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ABC News visits Yummy Mummy

Comments  |   Posted in In the News   |  By Olivia Leon
Sara Haines from ABC News stopped by Yummy Mummy to learn about the must have items for any new or expectant mom.
http://abcnews.go.com/Health/video/basics-breastfeeding-moms-37196171Read More

ABC News visits Yummy Mummy

Comments  |   Posted in In the News   |  By Olivia Leon
Sara Haines from ABC News stopped by Yummy Mummy to learn about the must have items for any new or expectant mom.
http://abcnews.go.com/Health/video/basics-breastfeeding-moms-37196171Read More

Hind Milk and Fatty Milk

Comments  |   Posted in Boob Scoop   |  By Mary Ausman

Boob Scoop: Mothers will sometimes encourage their baby to feed longer at the breast to assure greater intake of hind milk, which is the fatty milk that comes at the end of a feeding. However, research indicates that there is no reason to worry about foremilk (which comes at the beginning) and hindmilk. If a baby breastfeeds effectively and feedings are not cut short, he will receive about the same amount of milk fat over the course of a day, despite the breastfeeding pattern. Therefore, there's no need to time feedings. Good milk transfer and steady growth are better indicators that a baby is getting just what he needs.

Sharen Medrano, IBCLC (www.nycbreastfeeding.com)

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Nipple Shields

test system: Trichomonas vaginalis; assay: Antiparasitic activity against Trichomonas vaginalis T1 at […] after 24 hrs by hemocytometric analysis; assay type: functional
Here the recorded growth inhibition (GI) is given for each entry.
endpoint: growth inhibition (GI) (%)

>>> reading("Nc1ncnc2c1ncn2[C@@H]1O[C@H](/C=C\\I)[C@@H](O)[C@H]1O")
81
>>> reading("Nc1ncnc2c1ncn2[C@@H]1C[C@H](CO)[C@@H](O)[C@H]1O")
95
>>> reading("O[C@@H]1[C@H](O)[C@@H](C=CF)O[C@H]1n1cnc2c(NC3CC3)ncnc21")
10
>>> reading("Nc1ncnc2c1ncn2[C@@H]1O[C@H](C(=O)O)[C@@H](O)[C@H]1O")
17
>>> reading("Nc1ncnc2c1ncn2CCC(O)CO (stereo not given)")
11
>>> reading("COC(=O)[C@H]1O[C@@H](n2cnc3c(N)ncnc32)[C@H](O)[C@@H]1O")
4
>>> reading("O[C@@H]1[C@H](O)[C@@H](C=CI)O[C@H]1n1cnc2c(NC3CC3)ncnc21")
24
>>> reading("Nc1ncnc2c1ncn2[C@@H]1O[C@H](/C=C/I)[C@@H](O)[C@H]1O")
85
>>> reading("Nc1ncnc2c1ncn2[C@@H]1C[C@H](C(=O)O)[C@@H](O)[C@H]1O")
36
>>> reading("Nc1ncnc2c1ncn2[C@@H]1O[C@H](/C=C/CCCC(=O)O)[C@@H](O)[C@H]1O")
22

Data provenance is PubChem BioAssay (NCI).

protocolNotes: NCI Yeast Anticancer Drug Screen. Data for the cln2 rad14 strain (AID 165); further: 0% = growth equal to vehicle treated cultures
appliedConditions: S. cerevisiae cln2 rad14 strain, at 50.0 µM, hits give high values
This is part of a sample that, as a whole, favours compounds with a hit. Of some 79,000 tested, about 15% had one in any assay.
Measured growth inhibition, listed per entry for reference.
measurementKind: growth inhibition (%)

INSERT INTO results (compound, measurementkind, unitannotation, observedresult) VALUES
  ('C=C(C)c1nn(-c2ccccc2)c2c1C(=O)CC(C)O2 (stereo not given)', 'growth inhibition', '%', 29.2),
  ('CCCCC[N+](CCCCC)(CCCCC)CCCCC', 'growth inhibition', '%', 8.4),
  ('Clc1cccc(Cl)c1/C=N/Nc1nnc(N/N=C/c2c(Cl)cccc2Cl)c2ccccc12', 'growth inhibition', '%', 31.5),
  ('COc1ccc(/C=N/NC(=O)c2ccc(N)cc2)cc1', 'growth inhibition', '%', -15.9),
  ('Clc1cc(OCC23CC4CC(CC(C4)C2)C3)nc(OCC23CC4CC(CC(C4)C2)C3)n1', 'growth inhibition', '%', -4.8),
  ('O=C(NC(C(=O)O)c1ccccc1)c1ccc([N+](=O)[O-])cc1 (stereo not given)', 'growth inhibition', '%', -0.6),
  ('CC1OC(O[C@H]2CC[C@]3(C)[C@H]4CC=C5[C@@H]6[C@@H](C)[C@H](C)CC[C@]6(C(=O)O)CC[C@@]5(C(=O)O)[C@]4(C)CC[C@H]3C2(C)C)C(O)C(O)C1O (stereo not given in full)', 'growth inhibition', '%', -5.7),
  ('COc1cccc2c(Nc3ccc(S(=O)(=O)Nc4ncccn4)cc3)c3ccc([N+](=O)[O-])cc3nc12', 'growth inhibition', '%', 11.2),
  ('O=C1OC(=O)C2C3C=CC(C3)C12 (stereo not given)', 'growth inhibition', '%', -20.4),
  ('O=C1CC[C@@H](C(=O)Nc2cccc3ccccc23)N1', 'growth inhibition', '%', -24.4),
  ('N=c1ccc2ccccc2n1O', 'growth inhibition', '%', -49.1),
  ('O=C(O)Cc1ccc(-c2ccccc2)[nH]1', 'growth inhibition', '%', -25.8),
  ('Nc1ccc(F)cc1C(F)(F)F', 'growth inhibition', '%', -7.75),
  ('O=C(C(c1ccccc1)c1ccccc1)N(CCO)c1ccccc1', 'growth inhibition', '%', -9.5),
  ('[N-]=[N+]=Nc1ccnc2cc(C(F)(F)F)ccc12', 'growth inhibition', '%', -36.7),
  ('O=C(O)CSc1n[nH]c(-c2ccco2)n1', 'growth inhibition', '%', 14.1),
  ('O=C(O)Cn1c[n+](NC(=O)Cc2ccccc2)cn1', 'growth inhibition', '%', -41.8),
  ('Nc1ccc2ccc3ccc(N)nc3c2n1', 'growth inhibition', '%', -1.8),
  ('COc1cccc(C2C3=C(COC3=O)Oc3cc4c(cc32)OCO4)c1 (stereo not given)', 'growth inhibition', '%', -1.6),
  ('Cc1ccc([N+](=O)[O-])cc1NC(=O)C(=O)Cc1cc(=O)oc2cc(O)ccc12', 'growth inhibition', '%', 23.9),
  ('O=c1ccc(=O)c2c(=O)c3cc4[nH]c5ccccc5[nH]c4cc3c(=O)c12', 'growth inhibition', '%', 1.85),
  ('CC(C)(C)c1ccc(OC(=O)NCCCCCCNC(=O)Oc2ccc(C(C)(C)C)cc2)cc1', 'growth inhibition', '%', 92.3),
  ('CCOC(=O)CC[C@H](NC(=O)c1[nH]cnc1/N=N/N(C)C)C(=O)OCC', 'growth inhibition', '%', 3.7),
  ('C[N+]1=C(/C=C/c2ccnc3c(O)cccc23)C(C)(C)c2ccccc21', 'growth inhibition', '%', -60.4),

Comments  |   Posted in Boob Scoop   |  By Mary Ausman

Boob Scoop: If you need to use a nipple shield, it's important to make sure it's a good fit for you and also for your baby, especially if he is preterm. A nipple shield that is too big for a baby can cause him to gag and in turn result in an aversion to the breast. When using a nipple shield, it is always recommended to work with a Board Certified Lactation Consultant to assure that your milk supply is adequate and that your baby is feeding well.

Sharen Medrano, IBCLC (www.nycbreastfeeding.com)

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How repealing the ACA would hurt mothers who breastfeed

Comments  |   Posted in In the News   |  By Olivia Leon

Our very own Amanda Cole is featured in Julia Beck’s latest article in the Washington Post.

https://www.washingtonpost.com/news/parenting/wp/2017/01/24/what-does-the-aca-have-to-do-with-breastfeeding-a-lot-but-more-is-needed-not-less/?postshare=7681485258705933&tid=ss_mail&utm_term=.54a6400a93f1

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Feeding or Comfort

Comments  |   Posted in Boob Scoop   |  By Mary Ausman

Boob Scoop: As you may know, some babies don't de-latch from the breast when done with a feeding. Who can blame them, right? Staying at the breast offers babies a great opportunity to cuddle with mom and to suck. However, if you're unsure whether your baby is still actually feeding or is sucking just for comfort instead, watch for active sucking and swallowing. Once the suck/swallow pattern slows down, it's likely that your baby is reaching the end of a feed. Active suck/swallow feeding, like a baby's output and weight gain, is a good sign of effective nursing.